Yesterday I identified, more clearly than before, my own personal tendency to love God more with my future plans than with my current life. I realized that I am more in love with God in my dreams than when I am awake.

I have often found myself occupied with determining the most powerful way I can serve God in the future—how I could plant churches or start programs or give my life for people—but alarmingly unconcerned about the implications of loving God today. It makes me think of the parable of the sower in Mark 4: “but the worries of this life, the deceitfulness of wealth and the desires for other things come in and choke the word, making it unfruitful.” Who knew the “other things” could include plans for future service?

So right now, I’m trying to change my perspective. Instead of worrying about how my convictions right now should shape my future life, I’ll be thinking and praying about how my convictions right now should shape my life right now. I’ll still look to the future to prepare for things—I still love to dream—but I’m going to try to love God right now, first.

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Two thoughts from White’s Acts of the Apostles.

“Before ascending to heaven, Christ gave His disciples their commission. He told them that they were to be the executors of the will in which He bequeathed to the world the treasures of eternal life.” -Ellen White, Acts of the Apostles p. 27

In chapter three of Acts of the Apostles, Ellen White has just given me a new way of understanding our commission: “to be the executors of the will in which He bequeathed to the world the treasures of eternal life.” Suddenly, the whole task seems quite a bit simpler. An executor doesn’t own the inheritance, or decide who gets it, or have any say in what the inheritance actually is. The primary thing an executor is responsible for is seeing that everyone identified in the will is notified and receives their portion of the deceased’s estate.

I’m excited about this because, first of all, it’s just good news. The core of the message Christ wanted us to give is that everyone has an inheritance in Christ. He came so that everybody could live eternally. That’s what he wanted to leave with the world. And that’s the main thing we’ve got to tell people. Jesus wants you to live forever. Probably, the times Christians are accused of hate come from the times we have not given that message a central place in our preaching.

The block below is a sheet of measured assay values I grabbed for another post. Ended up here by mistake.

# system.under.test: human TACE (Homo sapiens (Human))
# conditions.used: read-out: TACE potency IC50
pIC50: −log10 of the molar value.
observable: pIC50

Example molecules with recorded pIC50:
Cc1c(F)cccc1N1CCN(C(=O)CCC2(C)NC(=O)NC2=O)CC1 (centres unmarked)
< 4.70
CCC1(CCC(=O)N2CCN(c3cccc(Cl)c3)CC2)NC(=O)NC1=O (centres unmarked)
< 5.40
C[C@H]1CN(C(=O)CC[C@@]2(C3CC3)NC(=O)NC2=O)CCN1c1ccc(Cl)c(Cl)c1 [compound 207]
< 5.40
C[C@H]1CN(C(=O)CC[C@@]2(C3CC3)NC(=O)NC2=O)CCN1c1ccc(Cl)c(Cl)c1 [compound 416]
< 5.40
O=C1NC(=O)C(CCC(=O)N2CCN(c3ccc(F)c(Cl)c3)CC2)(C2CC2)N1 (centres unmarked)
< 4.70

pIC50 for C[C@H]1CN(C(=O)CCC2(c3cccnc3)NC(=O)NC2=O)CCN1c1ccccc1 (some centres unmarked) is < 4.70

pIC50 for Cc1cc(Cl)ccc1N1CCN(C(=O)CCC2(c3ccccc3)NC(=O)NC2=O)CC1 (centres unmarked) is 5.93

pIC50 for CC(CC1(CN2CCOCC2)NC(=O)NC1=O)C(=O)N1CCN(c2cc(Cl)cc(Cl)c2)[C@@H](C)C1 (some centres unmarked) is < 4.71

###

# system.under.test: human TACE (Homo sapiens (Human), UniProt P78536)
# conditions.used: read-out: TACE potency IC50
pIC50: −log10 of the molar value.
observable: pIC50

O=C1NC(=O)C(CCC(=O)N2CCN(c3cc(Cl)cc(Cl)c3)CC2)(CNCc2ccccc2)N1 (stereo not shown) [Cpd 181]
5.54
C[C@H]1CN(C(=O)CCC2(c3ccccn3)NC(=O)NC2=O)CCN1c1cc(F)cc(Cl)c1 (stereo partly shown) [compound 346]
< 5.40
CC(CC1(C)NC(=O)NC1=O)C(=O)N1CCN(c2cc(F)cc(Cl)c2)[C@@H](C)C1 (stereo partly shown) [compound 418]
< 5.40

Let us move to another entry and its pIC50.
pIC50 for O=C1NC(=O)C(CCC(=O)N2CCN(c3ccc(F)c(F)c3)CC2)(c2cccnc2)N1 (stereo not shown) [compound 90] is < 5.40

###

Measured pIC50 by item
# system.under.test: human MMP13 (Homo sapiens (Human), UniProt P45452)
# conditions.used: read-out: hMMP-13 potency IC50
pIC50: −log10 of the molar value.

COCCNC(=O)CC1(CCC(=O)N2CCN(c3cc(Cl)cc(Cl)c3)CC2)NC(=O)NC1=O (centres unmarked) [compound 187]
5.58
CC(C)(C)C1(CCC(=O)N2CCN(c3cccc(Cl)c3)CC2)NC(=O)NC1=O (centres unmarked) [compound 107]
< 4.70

Second, the role Jesus gave us has the potential to be a lot of fun. The executor of a will is responsible for contacting all of the heirs and letting them know what they have coming. I’ve never done this, and certainly the joy of it has to be dampened by the fact that the person being contacted was probably very close, in some way, to the deceased. So I have some other examples: in Cambodia, people don’t use the postal system much–it’s not very accessible. So when anyone has a wedding, they and their friends have to hand deliver every invitation. Or, as I discovered on my recent trip home, everyone has something to send to, or has something they want to get from , the US. So they send it by person. And sure, maybe tracking people down every time there’s a wedding or every time you go to the US doesn’t make your life easier, but it is awesome to be the person giving the gift or the invitation. You paid nothing for the gift yourself, but you get all the joy and good feelings of being the one that gives it and seeing the expression on the face of the recipient. And that’s what we get to do. We get to let people know that they can have eternal life if they want it.

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Don’t let compassion fatigue happen to you.

“If you have… any tenderness and compassion, then make my joy complete by being like-minded, having the same love, being one in spirit and purpose.” -Philippians 2:1-2

Sometimes I might sound harsh. I have been. Sometimes it seems that harshness is pervasive. Sometimes it seems unremarkable–necessary. But Paul and Timothy woke me up this morning.

Who would think that in Philippians, that uncompromising epistle that includes statements like “to live is Christ and to die is gain” and “whatever was to my profit I now consider loss,” the hardest thing for me to do would be sharing something? And sharing serious things, like a mind, a love, a spirit, and a purpose? And because of tenderness and compassion?

Really, it’s completely in line with what the rest of the letter describes.

In Philippians, tenderness and compassion (and encouragement and comfort and fellowship) are influential. These are the things, as gifts of the Spirit, through which the authors give up anything.